The Booth Theatre is on 224 West 45th Street, on the north sidewalk between Eighth Avenue and Seventh Avenue, near Times Square in the Theater District of Midtown Manhattan in New York City. It shares a land lot with the Shubert Theatre directly to the south, though the theaters are separate buildings. The lot covers 25,305 square feet (2,350.9 m2), with a frontage of 126 feet (38 m) on 44th and 45th Streets and 200.83 feet (61 m) on Shubert Alley to the east. The Booth Theatre building takes up 90 feet (27 m) of the Shubert Alley frontage.
The Booth is part of the largest concentration of Broadway theaters on a single block. The adjoining block of 45th Street is also known as George Abbott Way, and foot traffic on the street increases box-office totals for the theaters there. The Booth adjoins six other theaters: the Majestic and Broadhurst to the southwest; the John Golden, Bernard B. Jacobs, and Gerald Schoenfeld to the west; and the Shubert to the south. Other nearby structures include the Row NYC Hotel to the west; the Music Box Theatre, Imperial Theatre, and Richard Rodgers Theatre to the north; One Astor Plaza to the east; 1501 Broadway to the southeast; and the Hayes Theater and St. James Theatre one block south. The Broadhurst, Schoenfeld (originally Plymouth), Booth, and Shubert theaters were all developed by the Shubert brothers between 44th and 45th Streets, occupying land previously owned by the Astor family. The Shuberts bought the land under all four theaters from the Astors in 1948.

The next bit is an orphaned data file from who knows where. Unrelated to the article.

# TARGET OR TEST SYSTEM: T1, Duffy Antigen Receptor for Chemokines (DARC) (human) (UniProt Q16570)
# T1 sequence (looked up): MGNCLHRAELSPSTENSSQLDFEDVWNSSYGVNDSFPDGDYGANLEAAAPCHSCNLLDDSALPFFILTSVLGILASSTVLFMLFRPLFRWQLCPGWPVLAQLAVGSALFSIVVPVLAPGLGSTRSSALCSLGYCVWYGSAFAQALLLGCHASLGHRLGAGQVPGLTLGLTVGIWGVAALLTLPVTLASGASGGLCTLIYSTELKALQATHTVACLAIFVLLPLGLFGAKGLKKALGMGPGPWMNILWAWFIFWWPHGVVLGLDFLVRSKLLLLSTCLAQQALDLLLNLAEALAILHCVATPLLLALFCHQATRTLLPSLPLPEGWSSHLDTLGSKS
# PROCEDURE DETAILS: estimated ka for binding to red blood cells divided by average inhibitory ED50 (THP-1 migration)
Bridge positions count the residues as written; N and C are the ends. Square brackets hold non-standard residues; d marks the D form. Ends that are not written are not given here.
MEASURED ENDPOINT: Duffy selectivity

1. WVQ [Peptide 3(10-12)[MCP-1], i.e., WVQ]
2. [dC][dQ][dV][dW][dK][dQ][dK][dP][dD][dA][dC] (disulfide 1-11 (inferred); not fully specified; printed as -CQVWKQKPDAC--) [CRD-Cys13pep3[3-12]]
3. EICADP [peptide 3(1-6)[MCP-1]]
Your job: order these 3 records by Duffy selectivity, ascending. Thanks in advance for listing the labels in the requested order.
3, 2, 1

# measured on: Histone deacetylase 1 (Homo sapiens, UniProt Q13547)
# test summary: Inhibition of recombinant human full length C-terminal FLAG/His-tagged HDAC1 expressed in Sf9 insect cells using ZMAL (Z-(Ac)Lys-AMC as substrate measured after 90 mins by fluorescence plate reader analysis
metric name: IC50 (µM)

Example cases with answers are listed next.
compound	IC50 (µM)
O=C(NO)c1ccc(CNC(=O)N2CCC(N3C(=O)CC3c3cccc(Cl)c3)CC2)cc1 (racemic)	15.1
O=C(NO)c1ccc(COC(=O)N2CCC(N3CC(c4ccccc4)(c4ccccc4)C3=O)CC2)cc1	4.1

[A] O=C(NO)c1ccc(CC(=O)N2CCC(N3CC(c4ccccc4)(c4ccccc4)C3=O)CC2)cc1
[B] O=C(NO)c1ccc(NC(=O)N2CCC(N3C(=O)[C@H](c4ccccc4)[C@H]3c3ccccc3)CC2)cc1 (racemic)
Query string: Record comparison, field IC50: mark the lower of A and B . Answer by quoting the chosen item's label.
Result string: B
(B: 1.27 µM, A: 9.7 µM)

The Shubert and Booth theaters were developed as a pair and are the oldest theaters on the block. The site was previously occupied by several houses on 44th and 45th Street. The adjacent Shubert Alley, built along with the Shubert and Booth theaters, was originally a 15-foot-wide (4.6 m) fire escape passage. Shubert Alley's presence not only allowed the theaters to meet fire regulations but also enabled the structures to be designed as corner lots. Originally, the theaters faced the Hotel Astor, now the location of One Astor Plaza, across the alley. Another private alley runs to the west, between the Booth/Shubert and Broadhurst/Schoenfeld theaters. The Broadhurst and Schoenfeld were also built as a pair, occupying land left over from the development of the Shubert and Booth; these too are designed with curved corners facing Broadway.